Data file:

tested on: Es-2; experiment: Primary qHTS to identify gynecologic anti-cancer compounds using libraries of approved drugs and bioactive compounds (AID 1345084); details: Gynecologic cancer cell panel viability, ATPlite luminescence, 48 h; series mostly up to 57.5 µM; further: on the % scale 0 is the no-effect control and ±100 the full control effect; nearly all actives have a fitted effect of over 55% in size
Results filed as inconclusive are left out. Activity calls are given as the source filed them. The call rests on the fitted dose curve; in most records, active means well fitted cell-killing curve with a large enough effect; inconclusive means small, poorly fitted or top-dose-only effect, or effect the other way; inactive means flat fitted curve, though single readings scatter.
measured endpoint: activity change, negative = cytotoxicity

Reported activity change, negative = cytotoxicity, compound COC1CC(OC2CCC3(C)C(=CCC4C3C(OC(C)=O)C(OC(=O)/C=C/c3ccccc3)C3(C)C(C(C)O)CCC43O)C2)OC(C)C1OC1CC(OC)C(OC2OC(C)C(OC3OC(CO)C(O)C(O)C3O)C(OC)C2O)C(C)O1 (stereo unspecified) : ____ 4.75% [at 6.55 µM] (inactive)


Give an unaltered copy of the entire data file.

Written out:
tested on: Es-2; experiment: Primary qHTS to identify gynecologic anti-cancer compounds using libraries of approved drugs and bioactive compounds (AID 1345084); details: Gynecologic cancer cell panel viability, ATPlite luminescence, 48 h; series mostly up to 57.5 µM; further: on the % scale 0 is the no-effect control and ±100 the full control effect; nearly all actives have a fitted effect of over 55% in size
Results filed as inconclusive are left out. Activity calls are given as the source filed them. The call rests on the fitted dose curve; in most records, active means well fitted cell-killing curve with a large enough effect; inconclusive means small, poorly fitted or top-dose-only effect, or effect the other way; inactive means flat fitted curve, though single readings scatter.
measured endpoint: activity change, negative = cytotoxicity

Reported activity change, negative = cytotoxicity, compound COC1CC(OC2CCC3(C)C(=CCC4C3C(OC(C)=O)C(OC(=O)/C=C/c3ccccc3)C3(C)C(C(C)O)CCC43O)C2)OC(C)C1OC1CC(OC)C(OC2OC(C)C(OC3OC(CO)C(O)C(O)C3O)C(OC)C2O)C(C)O1 (stereo unspecified) : ____ 4.75% [at 6.55 µM] (inactive)